growing as a conscious person. You see, there is no such thing as “easy money”. Let’s get this upfront right now, trading is not easy and not for just anybody. How many people do you know who have an idea of what they want out of life? How many people do you know who understand what makes them happy and what fulfils their needs? Probably not many and this is where becoming a successful trader begins .understanding yourself. You define what success means to you. If you don’t know what that is, how can you reach it? In this book, we will devote a lot of discussion to help you define yourself, your goals and how you plan to reach them. Indeed, this process lies at the heart of building a trading plan for success. How to Design and Construct An Effective Trading Plan 7

Chapter 2: The Strategic Philosophy of Trading There are two fundamental and interconnected strategies in becoming a successful trader: 1) A trader learns how to identify high probability trades with regularity and cut losses immediately; 2) a successful trader has more winning trades with more profits than losing trades. That’s it folks! For example, if you make 20 trades and win 60% and the winners have an average gain of 10% and losing trades have an average loss of 3%, you will have a net overall gain of about 7% It is the combination of win-loss ratio and the average differential between profitable and losing trades that determines success over time. Trading is not about hitting home runs but hitting for average. Traders develop a trading system which will provide a higher than chance win-loss ratio and try to make sure that profits have higher return on investment (ROI) than losing trades. In theory, even a less than chance ratio can still provide for profitable trading if there is a significant difference in profitable versus losing trades. Typically, successful trader will develop trading system that will provide at least a 65% win-loss ratio. Some even go as high as 75%. But the rule of maintaining higher profit margins than losing margins is key. If you win more trades but have higher overall loses, the win-loss ratio means nothing. So, to become a profitable trader, try to maintain a higher win-loss ratio and a higher overall percentage profit margin over losing trade margins. But being a profitable trader may not mean the same thing as what you define as a “successful trader”. That is defined by your goals. Once a trader develops a proven system, it then becomes a matter of discipline in following the established rules and procedures of the trading system in a totally consistent manner and it then becomes a matter of the number of trades and not deviating from the trading system. Sounds simple, right? Needless to say, the devil is in the details. How to Design and Construct An Effective Trading Plan 8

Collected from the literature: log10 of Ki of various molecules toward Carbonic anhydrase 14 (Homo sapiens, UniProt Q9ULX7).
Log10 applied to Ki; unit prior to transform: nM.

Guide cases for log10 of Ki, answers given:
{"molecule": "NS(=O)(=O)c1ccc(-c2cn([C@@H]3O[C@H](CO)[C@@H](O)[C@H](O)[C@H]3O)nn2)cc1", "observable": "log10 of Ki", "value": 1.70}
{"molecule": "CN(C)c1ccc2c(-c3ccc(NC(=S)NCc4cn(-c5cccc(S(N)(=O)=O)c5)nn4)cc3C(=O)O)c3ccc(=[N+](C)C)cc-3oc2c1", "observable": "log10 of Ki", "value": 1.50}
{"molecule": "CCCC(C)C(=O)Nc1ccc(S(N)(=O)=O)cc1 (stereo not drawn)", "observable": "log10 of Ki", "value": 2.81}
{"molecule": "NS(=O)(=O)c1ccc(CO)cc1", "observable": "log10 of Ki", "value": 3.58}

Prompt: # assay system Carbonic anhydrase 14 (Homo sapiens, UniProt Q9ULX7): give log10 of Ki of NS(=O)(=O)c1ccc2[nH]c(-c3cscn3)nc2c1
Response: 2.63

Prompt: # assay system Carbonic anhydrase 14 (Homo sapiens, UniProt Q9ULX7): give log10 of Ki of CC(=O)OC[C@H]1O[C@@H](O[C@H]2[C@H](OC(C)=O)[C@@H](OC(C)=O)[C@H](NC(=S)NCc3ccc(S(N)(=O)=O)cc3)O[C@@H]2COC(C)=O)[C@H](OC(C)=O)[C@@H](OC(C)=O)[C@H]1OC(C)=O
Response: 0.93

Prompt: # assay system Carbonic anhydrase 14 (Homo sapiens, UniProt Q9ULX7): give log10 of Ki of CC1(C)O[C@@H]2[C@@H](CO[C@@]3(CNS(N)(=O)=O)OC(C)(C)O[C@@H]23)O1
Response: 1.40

Once a viable trading system has been defined, tested and proven, success is mainly a matter of discipline and a mechanical approach to implementing the trading system. But herein lays the weakness of most trading systems .the trader. All kinds of psychological factors such as fear of losing, fear of being wrong, fear of losing precious resources and many other human emotions can throw the trader off the defined track and cause the trader to deviate from the trading system. You will see as we progress through the book that successful trading is a combination of developing mechanical systems based upon fundamental and technical indicators and the most difficult skills of all: self control, patience and ego dominance. You see, it is the human elements of emotions, expectations and subconscious programming that make or break most traders. You can read all the books there are on the subject of trading but real time emotions are the greatest challenge to a trader. All of us develop our own particular baggage and much of it we are not fully aware until confronted. Trading, with its pressure points of fear and greed, forces that confrontation with ourselves. In fact, most successful traders will tell you that it’s the “headwork” that makes the difference in winning over time. An essential part of the philosophy of trading is the mental preparation needed to confront our weaknesses. In fact, many call this part of proper preparation as the Zen of Trading. In the book, we will discuss how to develop proper mental preparation and creating the mental discipline to confront our fears associated with losing and self doubt. In fact, there is currently only one program designed to train traders in the techniques of maintaining the proper mental mindset for trading and that is The Disciplined Trader Intensive Program (thedisciplinedtrader.com). Identifying High Probability Trades Central to successful trading is the technical skill of identifying high probability trades. What we mean by “high probability” is a trade that has a higher than chance probability of being a winner. We are not talking about “hitting the home run” but hitting for average. If your trading objective is to make at least 9% on each trade, then you are willing to get out of the trade at that point. Often times, even a fairly conservative trading strategy can consistently yield such returns. Using a trading strategy such as writing covered calls or using vertical spreads can produce such results. As mentioned, trading is not about the big winners but the small consistent winners that add up over time to become very impressive annualized returns. For example, if you use a strategy that produces a 7% monthly net return, that translates into an annual return of 84%! Little frequent victories win the war. It is important to mention that essential to the success of this strategy is the aggressive and consistent timely exit of losing trades. Conservative stops are always set and never tampered with unless locking-in profits. It is the ability to accept defeat immediately and without second thoughts that is essential (your ego doesn’t like to lose). Once a position has been entered, the next thought should be “cut any losses immediately and don’t look back”. Traders understand that losing is part of the trading reality. In other words, trading is no place for perfectionists because no trader will be a winner all of the time. As a matter of fact, just winning a majority of the time is the goal! How to Design and Construct An Effective Trading Plan 9